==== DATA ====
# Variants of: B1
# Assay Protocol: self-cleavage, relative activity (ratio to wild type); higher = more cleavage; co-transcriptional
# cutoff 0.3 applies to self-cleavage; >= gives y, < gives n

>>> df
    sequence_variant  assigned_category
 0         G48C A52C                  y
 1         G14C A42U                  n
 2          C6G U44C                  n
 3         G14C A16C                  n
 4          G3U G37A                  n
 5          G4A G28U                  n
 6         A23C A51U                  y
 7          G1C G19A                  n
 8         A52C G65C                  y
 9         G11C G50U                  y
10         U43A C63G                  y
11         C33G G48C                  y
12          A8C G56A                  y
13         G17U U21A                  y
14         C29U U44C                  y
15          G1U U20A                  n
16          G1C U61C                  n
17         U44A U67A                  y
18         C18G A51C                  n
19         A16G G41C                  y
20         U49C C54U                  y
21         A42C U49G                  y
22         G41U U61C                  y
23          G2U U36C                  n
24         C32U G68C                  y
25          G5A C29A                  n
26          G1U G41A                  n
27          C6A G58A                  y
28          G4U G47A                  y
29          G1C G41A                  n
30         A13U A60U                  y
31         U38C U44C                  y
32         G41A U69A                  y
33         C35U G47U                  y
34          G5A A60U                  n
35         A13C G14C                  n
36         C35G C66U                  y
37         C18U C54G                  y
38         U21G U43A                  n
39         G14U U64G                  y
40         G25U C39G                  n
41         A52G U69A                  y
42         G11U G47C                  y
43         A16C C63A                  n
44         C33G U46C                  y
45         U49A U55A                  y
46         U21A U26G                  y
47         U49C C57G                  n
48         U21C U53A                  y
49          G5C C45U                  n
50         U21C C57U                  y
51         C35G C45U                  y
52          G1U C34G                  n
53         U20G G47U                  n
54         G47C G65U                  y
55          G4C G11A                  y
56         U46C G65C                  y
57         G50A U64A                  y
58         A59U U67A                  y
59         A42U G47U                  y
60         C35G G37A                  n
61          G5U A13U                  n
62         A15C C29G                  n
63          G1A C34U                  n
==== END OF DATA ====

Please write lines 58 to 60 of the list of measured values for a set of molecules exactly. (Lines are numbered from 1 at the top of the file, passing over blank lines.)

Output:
52          G1U C34G                  n
53         U20G G47U                  n
54         G47C G65U                  y